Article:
After child custody and visitation rights, one of the most important issues to be decided in a divorce case involving dependent children is provision of child support. Ensuring that the children of a divorce are properly cared for is a serious matter, and provision of child support is a legal obligation. Failing to meet legal obligations for child support can result in criminal penalties up to and including imprisonment. Determining who should pay and how much child support takes into account many factors.
Who Should Pay How Much?
The first thing to be decided is which parent will be the custodial parent, that is, have basic custody of the minor children. Once this is decided, the next thing that must be considered is visitation; where will visitation be conducted, and for how much time will the children be residing with the non-custodial parent? These two factors, combined with the net income of both parents are a major element in determining child support amounts.
The non-custodial parent will be responsible for making child support payments to the custodial parent, in an appropriate amount according to the number of children, amount of time spent with each parent, income and a number of other determining factors. The family law judge will use some basic calculations provided by law to make a determination of the amount to be paid. A child support guideline calculator may be found at the website of the California Department of Child Support Services for anyone seeking to get an idea of likely child support payment amounts.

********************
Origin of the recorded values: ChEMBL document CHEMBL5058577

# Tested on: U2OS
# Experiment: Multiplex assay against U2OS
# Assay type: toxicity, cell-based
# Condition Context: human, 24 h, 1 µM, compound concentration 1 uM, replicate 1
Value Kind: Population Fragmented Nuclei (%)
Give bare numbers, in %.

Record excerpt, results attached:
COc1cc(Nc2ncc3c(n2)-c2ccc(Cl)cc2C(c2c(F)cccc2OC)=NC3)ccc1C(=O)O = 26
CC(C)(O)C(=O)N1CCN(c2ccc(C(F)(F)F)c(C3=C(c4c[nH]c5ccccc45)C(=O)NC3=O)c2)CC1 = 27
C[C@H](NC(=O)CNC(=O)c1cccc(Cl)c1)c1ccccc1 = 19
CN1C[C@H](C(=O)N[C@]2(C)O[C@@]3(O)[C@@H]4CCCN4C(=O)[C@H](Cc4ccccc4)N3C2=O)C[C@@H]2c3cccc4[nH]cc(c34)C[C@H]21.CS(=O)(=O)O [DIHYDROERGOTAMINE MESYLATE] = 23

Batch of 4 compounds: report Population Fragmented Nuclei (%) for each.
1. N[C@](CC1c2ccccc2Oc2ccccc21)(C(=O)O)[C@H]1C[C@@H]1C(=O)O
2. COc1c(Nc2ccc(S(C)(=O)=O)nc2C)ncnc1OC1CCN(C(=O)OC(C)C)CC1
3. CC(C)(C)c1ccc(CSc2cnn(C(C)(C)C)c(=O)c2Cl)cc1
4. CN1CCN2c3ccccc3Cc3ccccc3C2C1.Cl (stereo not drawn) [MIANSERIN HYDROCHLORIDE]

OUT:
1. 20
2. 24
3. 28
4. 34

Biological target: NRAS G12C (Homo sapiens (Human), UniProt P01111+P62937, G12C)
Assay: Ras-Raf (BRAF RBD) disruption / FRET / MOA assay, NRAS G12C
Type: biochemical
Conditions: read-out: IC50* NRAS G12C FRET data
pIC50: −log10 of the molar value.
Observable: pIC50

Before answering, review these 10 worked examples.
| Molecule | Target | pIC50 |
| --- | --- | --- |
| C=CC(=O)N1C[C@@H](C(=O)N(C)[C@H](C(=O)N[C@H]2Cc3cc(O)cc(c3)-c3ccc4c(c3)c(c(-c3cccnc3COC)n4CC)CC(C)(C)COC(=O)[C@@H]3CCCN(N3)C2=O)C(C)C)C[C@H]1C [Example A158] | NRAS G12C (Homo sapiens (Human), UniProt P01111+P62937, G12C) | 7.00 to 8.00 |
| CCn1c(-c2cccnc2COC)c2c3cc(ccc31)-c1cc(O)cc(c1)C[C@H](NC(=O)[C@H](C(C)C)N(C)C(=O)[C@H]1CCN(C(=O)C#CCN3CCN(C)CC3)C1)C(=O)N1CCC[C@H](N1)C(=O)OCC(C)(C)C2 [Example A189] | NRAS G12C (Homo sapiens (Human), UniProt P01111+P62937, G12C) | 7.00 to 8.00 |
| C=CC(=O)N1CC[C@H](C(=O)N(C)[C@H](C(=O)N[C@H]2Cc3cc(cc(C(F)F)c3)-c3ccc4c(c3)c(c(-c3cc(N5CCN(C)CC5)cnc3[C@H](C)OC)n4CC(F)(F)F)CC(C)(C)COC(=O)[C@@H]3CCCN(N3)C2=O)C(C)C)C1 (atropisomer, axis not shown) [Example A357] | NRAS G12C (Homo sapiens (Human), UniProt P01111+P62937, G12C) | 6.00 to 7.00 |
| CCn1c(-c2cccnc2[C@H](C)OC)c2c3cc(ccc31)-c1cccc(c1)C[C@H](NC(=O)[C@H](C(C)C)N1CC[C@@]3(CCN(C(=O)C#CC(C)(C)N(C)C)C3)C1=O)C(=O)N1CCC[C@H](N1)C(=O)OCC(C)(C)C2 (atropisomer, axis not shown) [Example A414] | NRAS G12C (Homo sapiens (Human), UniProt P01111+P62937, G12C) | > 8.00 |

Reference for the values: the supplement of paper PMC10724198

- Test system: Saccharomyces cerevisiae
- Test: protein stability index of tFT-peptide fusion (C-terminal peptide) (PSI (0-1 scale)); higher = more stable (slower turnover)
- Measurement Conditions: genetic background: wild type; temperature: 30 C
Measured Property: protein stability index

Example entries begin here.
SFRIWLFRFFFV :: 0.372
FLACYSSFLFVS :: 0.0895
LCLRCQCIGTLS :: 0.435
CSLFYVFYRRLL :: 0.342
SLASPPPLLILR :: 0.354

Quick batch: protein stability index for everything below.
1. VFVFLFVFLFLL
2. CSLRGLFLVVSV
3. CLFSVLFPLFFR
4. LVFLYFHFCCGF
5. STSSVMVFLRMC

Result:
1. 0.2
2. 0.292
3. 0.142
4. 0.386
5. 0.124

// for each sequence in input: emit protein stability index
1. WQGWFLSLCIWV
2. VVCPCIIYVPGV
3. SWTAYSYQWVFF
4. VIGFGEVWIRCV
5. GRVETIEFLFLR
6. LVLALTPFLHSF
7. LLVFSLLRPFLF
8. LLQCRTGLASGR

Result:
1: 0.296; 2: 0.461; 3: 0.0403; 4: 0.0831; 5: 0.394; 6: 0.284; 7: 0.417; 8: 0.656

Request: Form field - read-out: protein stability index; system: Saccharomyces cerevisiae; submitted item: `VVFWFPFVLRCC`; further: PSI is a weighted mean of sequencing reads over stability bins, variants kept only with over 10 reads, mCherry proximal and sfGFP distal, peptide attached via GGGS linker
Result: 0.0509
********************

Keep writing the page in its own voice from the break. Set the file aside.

Payment of Child Support
Court-determined child support payments are to be made on a monthly basis. Divorced parents who fail to make court-ordered child support payments may be subject to wage garnishment, punitive actions such as passport denial and/or driver’s license suspension, as well as suspension or denial of hunting and fishing licenses and any other licenses provided by the state.
The state may also intercept tax returns, investigate any benefits that the non-custodial parent is receiving, to include lottery winnings and any other sources of income that the parent may be attempting to conceal. Finally, a parent who refuses to pay court-ordered child support may be fined and/or incarcerated if necessary in order to force payment of child support.
Often in the heat of a bitterly contested divorce, couples may forget that there is more at stake than just their own emotions and livelihoods. No matter their feelings about the divorce or their ex-spouse, both parents should remember that child support payments are the right of the child; they are neither a punishment nor a trophy to be endured or won by either spouse.
Child support payments should be fairly determined, promptly paid and dutifully put towards the welfare of the child. Custodial spouses who do not seek child support payments or do not report non-payment of child support do their children a disservice. Non-custodial parents who fail to make child support payments do their community a disservice, especially when the custodial parent is forced to rely on food stamps and financial aid.